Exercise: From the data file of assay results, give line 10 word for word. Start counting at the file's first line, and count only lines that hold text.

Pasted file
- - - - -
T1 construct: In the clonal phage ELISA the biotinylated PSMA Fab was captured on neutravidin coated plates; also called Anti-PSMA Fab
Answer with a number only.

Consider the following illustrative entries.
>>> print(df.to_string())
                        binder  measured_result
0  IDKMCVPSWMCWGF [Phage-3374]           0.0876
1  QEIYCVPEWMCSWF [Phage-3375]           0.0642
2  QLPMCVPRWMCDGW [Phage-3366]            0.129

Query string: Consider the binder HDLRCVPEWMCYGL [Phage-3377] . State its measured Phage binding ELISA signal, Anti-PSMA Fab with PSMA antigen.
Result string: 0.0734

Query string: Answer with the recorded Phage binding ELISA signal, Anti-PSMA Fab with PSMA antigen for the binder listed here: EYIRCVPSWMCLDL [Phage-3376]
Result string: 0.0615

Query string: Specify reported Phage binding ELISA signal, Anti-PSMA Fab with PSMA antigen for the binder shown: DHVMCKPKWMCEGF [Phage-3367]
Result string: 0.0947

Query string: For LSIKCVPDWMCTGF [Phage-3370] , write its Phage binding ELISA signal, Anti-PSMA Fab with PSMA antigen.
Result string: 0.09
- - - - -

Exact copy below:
Result string: 0.0734